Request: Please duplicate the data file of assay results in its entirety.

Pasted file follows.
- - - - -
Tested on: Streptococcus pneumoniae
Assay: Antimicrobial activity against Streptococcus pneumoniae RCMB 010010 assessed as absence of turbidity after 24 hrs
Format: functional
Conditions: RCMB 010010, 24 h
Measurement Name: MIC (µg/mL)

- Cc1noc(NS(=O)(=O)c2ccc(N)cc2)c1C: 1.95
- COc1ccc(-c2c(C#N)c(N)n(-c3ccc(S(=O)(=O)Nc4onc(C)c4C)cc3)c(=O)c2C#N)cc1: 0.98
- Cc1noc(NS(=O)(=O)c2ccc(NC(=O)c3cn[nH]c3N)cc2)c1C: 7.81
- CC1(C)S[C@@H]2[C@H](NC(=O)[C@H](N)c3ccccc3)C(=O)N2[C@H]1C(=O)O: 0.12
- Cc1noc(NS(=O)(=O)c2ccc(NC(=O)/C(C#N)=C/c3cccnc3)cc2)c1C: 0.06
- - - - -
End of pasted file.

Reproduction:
Tested on: Streptococcus pneumoniae
Assay: Antimicrobial activity against Streptococcus pneumoniae RCMB 010010 assessed as absence of turbidity after 24 hrs
Format: functional
Conditions: RCMB 010010, 24 h
Measurement Name: MIC (µg/mL)

- Cc1noc(NS(=O)(=O)c2ccc(N)cc2)c1C: 1.95
- COc1ccc(-c2c(C#N)c(N)n(-c3ccc(S(=O)(=O)Nc4onc(C)c4C)cc3)c(=O)c2C#N)cc1: 0.98
- Cc1noc(NS(=O)(=O)c2ccc(NC(=O)c3cn[nH]c3N)cc2)c1C: 7.81
- CC1(C)S[C@@H]2[C@H](NC(=O)[C@H](N)c3ccccc3)C(=O)N2[C@H]1C(=O)O: 0.12
- Cc1noc(NS(=O)(=O)c2ccc(NC(=O)/C(C#N)=C/c3cccnc3)cc2)c1C: 0.06